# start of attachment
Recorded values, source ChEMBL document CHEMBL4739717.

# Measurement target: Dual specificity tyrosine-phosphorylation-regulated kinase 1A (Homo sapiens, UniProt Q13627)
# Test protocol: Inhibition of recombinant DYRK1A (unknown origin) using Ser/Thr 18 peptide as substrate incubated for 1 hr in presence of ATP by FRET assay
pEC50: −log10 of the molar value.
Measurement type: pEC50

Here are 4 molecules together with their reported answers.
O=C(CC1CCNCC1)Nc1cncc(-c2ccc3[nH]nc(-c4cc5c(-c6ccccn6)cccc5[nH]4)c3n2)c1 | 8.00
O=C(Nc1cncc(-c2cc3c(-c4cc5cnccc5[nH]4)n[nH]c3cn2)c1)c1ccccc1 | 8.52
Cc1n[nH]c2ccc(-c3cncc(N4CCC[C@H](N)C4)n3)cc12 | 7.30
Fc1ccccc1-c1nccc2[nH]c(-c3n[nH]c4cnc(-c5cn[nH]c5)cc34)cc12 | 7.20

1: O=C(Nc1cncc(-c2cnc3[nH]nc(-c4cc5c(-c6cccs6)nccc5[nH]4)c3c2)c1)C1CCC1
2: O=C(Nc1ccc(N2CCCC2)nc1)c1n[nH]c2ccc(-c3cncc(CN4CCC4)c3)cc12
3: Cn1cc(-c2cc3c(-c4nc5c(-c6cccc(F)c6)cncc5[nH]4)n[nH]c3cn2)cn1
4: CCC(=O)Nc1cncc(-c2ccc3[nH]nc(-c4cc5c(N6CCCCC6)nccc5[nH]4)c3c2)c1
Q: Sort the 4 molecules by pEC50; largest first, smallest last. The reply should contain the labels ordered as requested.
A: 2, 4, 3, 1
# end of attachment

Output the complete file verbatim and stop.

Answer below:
Recorded values, source ChEMBL document CHEMBL4739717.

# Measurement target: Dual specificity tyrosine-phosphorylation-regulated kinase 1A (Homo sapiens, UniProt Q13627)
# Test protocol: Inhibition of recombinant DYRK1A (unknown origin) using Ser/Thr 18 peptide as substrate incubated for 1 hr in presence of ATP by FRET assay
pEC50: −log10 of the molar value.
Measurement type: pEC50

Here are 4 molecules together with their reported answers.
O=C(CC1CCNCC1)Nc1cncc(-c2ccc3[nH]nc(-c4cc5c(-c6ccccn6)cccc5[nH]4)c3n2)c1 | 8.00
O=C(Nc1cncc(-c2cc3c(-c4cc5cnccc5[nH]4)n[nH]c3cn2)c1)c1ccccc1 | 8.52
Cc1n[nH]c2ccc(-c3cncc(N4CCC[C@H](N)C4)n3)cc12 | 7.30
Fc1ccccc1-c1nccc2[nH]c(-c3n[nH]c4cnc(-c5cn[nH]c5)cc34)cc12 | 7.20

1: O=C(Nc1cncc(-c2cnc3[nH]nc(-c4cc5c(-c6cccs6)nccc5[nH]4)c3c2)c1)C1CCC1
2: O=C(Nc1ccc(N2CCCC2)nc1)c1n[nH]c2ccc(-c3cncc(CN4CCC4)c3)cc12
3: Cn1cc(-c2cc3c(-c4nc5c(-c6cccc(F)c6)cncc5[nH]4)n[nH]c3cn2)cn1
4: CCC(=O)Nc1cncc(-c2ccc3[nH]nc(-c4cc5c(N6CCCCC6)nccc5[nH]4)c3c2)c1
Q: Sort the 4 molecules by pEC50; largest first, smallest last. The reply should contain the labels ordered as requested.
A: 2, 4, 3, 1